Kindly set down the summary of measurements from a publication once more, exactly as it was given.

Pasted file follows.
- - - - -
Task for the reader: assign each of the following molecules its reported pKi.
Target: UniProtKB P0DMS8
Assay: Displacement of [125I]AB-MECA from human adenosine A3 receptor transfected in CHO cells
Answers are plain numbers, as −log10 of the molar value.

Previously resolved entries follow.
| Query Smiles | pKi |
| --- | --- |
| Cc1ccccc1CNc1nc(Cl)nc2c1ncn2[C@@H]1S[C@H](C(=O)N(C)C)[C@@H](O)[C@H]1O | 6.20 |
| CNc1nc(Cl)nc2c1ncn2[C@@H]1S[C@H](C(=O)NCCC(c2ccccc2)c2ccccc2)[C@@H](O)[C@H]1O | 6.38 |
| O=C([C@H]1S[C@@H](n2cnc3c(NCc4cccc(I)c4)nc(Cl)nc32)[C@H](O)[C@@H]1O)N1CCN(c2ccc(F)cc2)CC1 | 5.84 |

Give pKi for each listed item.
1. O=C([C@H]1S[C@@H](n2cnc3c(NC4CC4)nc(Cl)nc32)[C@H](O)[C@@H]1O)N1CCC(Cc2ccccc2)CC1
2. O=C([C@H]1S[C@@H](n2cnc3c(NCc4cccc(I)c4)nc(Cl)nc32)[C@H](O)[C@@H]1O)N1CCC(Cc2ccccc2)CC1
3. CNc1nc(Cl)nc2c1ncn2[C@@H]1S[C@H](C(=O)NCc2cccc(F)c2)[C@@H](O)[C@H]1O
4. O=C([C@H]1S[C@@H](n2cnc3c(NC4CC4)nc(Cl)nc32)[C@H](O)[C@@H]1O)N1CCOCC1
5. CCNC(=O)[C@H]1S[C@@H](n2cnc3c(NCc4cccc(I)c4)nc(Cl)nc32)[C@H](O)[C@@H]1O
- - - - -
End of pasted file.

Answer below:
Task for the reader: assign each of the following molecules its reported pKi.
Target: UniProtKB P0DMS8
Assay: Displacement of [125I]AB-MECA from human adenosine A3 receptor transfected in CHO cells
Answers are plain numbers, as −log10 of the molar value.

Previously resolved entries follow.
| Query Smiles | pKi |
| --- | --- |
| Cc1ccccc1CNc1nc(Cl)nc2c1ncn2[C@@H]1S[C@H](C(=O)N(C)C)[C@@H](O)[C@H]1O | 6.20 |
| CNc1nc(Cl)nc2c1ncn2[C@@H]1S[C@H](C(=O)NCCC(c2ccccc2)c2ccccc2)[C@@H](O)[C@H]1O | 6.38 |
| O=C([C@H]1S[C@@H](n2cnc3c(NCc4cccc(I)c4)nc(Cl)nc32)[C@H](O)[C@@H]1O)N1CCN(c2ccc(F)cc2)CC1 | 5.84 |

Give pKi for each listed item.
1. O=C([C@H]1S[C@@H](n2cnc3c(NC4CC4)nc(Cl)nc32)[C@H](O)[C@@H]1O)N1CCC(Cc2ccccc2)CC1
2. O=C([C@H]1S[C@@H](n2cnc3c(NCc4cccc(I)c4)nc(Cl)nc32)[C@H](O)[C@@H]1O)N1CCC(Cc2ccccc2)CC1
3. CNc1nc(Cl)nc2c1ncn2[C@@H]1S[C@H](C(=O)NCc2cccc(F)c2)[C@@H](O)[C@H]1O
4. O=C([C@H]1S[C@@H](n2cnc3c(NC4CC4)nc(Cl)nc32)[C@H](O)[C@@H]1O)N1CCOCC1
5. CCNC(=O)[C@H]1S[C@@H](n2cnc3c(NCc4cccc(I)c4)nc(Cl)nc32)[C@H](O)[C@@H]1O